The woodland strawberry (Fragaria vesca) was the first strawberry species cultivated in the early 17th century. The garden strawberry (Fragaria ananassa) was bred in Brittany in the mid 18th century by crossing Fragaria virginiana from eastern North America and Fragaria chiloensis from Chile. Picked and eaten fresh from the garden with cream and meringue, they are regarded by many as the quintessential English summer fruit, and synonymous with Wimbledon, sunshine, and afternoon tea.

Strawberries prefer a sunny site with free-draining soil, to which has been added some well-rotted manure to improve the structure of the soil. Summer fruiting strawberries (like the classic 'Cambridge Favourite') are the most popular with just one flush of fruit from May to June. Whereas, 'Everbearing' varieties (such as 'Flamenco') produce fruit in flushes between August and October or until the first frosts. The little wild (or alpine) strawberry F. vesca rewards the patience required to find and pick the tiny fruit, in the intensity of its flavours

Strawberry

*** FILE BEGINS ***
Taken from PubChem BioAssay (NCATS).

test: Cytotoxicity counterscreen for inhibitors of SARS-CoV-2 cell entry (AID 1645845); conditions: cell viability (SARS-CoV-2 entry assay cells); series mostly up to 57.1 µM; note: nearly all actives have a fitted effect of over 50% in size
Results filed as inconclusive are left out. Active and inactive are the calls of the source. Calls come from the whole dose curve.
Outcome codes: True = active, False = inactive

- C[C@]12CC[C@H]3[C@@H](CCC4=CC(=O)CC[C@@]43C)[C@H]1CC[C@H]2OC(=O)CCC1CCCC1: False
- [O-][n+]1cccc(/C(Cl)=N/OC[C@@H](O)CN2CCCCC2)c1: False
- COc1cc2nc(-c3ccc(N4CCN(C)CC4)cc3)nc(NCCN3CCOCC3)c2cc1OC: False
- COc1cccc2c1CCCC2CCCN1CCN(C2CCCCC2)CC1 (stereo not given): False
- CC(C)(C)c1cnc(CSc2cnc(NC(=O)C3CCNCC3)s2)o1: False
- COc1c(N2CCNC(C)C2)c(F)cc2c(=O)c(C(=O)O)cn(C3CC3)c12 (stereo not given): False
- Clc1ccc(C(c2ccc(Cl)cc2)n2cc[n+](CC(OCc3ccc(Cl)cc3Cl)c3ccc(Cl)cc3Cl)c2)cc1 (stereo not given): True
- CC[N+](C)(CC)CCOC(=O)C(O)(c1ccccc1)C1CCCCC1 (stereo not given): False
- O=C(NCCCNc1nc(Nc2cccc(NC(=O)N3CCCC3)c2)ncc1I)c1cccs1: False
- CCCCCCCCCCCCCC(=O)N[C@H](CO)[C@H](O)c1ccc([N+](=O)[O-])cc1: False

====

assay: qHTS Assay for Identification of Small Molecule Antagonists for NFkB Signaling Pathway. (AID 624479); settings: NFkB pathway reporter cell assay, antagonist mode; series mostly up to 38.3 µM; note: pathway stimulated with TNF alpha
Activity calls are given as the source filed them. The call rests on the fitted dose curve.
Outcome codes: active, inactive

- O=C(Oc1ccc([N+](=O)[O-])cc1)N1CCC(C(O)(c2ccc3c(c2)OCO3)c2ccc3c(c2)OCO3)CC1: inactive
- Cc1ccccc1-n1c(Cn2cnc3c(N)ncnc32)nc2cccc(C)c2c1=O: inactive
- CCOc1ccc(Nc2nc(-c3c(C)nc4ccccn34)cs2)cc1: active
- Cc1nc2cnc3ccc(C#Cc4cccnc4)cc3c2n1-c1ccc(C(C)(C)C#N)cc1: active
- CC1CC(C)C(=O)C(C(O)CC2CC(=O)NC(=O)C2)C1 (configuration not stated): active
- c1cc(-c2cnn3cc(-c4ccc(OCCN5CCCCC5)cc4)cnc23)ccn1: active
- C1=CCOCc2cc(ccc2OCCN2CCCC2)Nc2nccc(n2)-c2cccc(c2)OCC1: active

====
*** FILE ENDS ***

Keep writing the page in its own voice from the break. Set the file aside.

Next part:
<p><span>The woodland strawberry (Fragaria vesca) was the first strawberry species cultivated in the early 17th century. The garden strawberry (Fragaria ananassa) was bred in Brittany in the mid 18th century by crossing Fragaria virginiana from eastern North America and Fragaria chiloensis from Chile. Picked and eaten fresh from the garden with cream and meringue, they are regarded by many as the quintessential English summer fruit, and synonymous with Wimbledon, sunshine, and afternoon tea.</span><br /><br /><span>Strawberries prefer a sunny site with free-draining soil, to which has been added some well-rotted manure to improve the structure of the soil. Summer fruiting strawberries (like the classic 'Cambridge Favourite') are the most popular with just one flush of fruit from May to June. Whereas, 'Everbearing' varieties (such as 'Flamenco') produce fruit in flushes between August and October or until the first frosts. The little wild (or alpine) strawberry F. vesca rewards the patience required to find and pick the tiny fruit, in the intensity of its flavours</span></p>